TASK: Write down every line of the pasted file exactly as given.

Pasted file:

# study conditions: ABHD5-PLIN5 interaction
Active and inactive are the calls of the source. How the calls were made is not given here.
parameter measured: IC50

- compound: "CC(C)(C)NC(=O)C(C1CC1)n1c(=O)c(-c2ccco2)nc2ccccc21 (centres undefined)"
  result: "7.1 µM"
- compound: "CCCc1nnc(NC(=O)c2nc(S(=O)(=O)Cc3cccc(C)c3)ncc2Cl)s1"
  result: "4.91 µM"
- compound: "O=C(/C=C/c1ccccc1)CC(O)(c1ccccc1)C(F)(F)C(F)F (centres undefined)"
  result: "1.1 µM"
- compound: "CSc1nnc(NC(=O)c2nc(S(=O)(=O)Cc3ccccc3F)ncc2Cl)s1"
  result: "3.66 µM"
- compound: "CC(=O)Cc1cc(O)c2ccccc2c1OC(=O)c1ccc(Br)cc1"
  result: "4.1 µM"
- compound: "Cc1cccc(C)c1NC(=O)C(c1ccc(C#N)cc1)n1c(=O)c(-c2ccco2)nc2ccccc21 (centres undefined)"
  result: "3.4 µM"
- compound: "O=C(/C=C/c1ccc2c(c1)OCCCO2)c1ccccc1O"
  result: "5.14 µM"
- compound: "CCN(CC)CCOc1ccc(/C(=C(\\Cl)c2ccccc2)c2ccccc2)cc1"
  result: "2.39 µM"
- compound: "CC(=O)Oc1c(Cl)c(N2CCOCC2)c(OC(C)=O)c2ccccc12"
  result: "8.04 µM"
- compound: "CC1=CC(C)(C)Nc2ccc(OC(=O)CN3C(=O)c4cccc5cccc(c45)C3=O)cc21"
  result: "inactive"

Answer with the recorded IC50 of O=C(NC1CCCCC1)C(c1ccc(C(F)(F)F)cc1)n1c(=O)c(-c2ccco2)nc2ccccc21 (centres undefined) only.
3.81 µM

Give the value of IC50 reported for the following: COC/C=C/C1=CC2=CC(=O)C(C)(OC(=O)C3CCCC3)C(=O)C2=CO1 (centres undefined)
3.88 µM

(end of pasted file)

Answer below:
# study conditions: ABHD5-PLIN5 interaction
Active and inactive are the calls of the source. How the calls were made is not given here.
parameter measured: IC50

- compound: "CC(C)(C)NC(=O)C(C1CC1)n1c(=O)c(-c2ccco2)nc2ccccc21 (centres undefined)"
  result: "7.1 µM"
- compound: "CCCc1nnc(NC(=O)c2nc(S(=O)(=O)Cc3cccc(C)c3)ncc2Cl)s1"
  result: "4.91 µM"
- compound: "O=C(/C=C/c1ccccc1)CC(O)(c1ccccc1)C(F)(F)C(F)F (centres undefined)"
  result: "1.1 µM"
- compound: "CSc1nnc(NC(=O)c2nc(S(=O)(=O)Cc3ccccc3F)ncc2Cl)s1"
  result: "3.66 µM"
- compound: "CC(=O)Cc1cc(O)c2ccccc2c1OC(=O)c1ccc(Br)cc1"
  result: "4.1 µM"
- compound: "Cc1cccc(C)c1NC(=O)C(c1ccc(C#N)cc1)n1c(=O)c(-c2ccco2)nc2ccccc21 (centres undefined)"
  result: "3.4 µM"
- compound: "O=C(/C=C/c1ccc2c(c1)OCCCO2)c1ccccc1O"
  result: "5.14 µM"
- compound: "CCN(CC)CCOc1ccc(/C(=C(\\Cl)c2ccccc2)c2ccccc2)cc1"
  result: "2.39 µM"
- compound: "CC(=O)Oc1c(Cl)c(N2CCOCC2)c(OC(C)=O)c2ccccc12"
  result: "8.04 µM"
- compound: "CC1=CC(C)(C)Nc2ccc(OC(=O)CN3C(=O)c4cccc5cccc(c45)C3=O)cc21"
  result: "inactive"

Answer with the recorded IC50 of O=C(NC1CCCCC1)C(c1ccc(C(F)(F)F)cc1)n1c(=O)c(-c2ccco2)nc2ccccc21 (centres undefined) only.
3.81 µM

Give the value of IC50 reported for the following: COC/C=C/C1=CC2=CC(=O)C(C)(OC(=O)C3CCCC3)C(=O)C2=CO1 (centres undefined)
3.88 µM